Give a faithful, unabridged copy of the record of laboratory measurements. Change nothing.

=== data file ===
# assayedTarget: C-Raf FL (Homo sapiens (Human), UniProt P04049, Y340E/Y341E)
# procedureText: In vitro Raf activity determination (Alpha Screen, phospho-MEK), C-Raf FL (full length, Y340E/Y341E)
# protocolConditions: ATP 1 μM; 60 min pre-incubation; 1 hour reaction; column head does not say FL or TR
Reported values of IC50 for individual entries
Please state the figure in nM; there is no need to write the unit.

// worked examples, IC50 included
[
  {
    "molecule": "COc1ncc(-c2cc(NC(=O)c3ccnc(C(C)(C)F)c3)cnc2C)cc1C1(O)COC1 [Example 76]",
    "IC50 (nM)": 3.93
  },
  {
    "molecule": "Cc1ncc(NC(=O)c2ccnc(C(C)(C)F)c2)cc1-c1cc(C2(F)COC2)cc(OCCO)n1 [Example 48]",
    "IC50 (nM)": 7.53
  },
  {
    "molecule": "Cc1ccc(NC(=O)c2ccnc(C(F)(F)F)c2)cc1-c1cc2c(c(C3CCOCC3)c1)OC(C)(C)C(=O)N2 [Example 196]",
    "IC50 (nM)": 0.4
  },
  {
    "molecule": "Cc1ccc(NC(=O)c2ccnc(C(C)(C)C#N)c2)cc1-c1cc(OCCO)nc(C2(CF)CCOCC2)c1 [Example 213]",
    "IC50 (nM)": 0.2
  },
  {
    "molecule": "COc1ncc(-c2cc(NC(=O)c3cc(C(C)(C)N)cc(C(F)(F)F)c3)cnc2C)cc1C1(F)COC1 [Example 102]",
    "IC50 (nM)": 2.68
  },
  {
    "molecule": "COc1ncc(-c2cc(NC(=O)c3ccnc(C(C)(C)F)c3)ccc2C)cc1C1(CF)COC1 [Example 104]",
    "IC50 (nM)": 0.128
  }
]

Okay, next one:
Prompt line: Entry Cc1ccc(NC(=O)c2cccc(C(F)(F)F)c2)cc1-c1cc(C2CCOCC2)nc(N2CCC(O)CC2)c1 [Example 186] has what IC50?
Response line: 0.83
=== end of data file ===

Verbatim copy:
# assayedTarget: C-Raf FL (Homo sapiens (Human), UniProt P04049, Y340E/Y341E)
# procedureText: In vitro Raf activity determination (Alpha Screen, phospho-MEK), C-Raf FL (full length, Y340E/Y341E)
# protocolConditions: ATP 1 μM; 60 min pre-incubation; 1 hour reaction; column head does not say FL or TR
Reported values of IC50 for individual entries
Please state the figure in nM; there is no need to write the unit.

// worked examples, IC50 included
[
  {
    "molecule": "COc1ncc(-c2cc(NC(=O)c3ccnc(C(C)(C)F)c3)cnc2C)cc1C1(O)COC1 [Example 76]",
    "IC50 (nM)": 3.93
  },
  {
    "molecule": "Cc1ncc(NC(=O)c2ccnc(C(C)(C)F)c2)cc1-c1cc(C2(F)COC2)cc(OCCO)n1 [Example 48]",
    "IC50 (nM)": 7.53
  },
  {
    "molecule": "Cc1ccc(NC(=O)c2ccnc(C(F)(F)F)c2)cc1-c1cc2c(c(C3CCOCC3)c1)OC(C)(C)C(=O)N2 [Example 196]",
    "IC50 (nM)": 0.4
  },
  {
    "molecule": "Cc1ccc(NC(=O)c2ccnc(C(C)(C)C#N)c2)cc1-c1cc(OCCO)nc(C2(CF)CCOCC2)c1 [Example 213]",
    "IC50 (nM)": 0.2
  },
  {
    "molecule": "COc1ncc(-c2cc(NC(=O)c3cc(C(C)(C)N)cc(C(F)(F)F)c3)cnc2C)cc1C1(F)COC1 [Example 102]",
    "IC50 (nM)": 2.68
  },
  {
    "molecule": "COc1ncc(-c2cc(NC(=O)c3ccnc(C(C)(C)F)c3)ccc2C)cc1C1(CF)COC1 [Example 104]",
    "IC50 (nM)": 0.128
  }
]

Okay, next one:
Prompt line: Entry Cc1ccc(NC(=O)c2cccc(C(F)(F)F)c2)cc1-c1cc(C2CCOCC2)nc(N2CCC(O)CC2)c1 [Example 186] has what IC50?
Response line: 0.83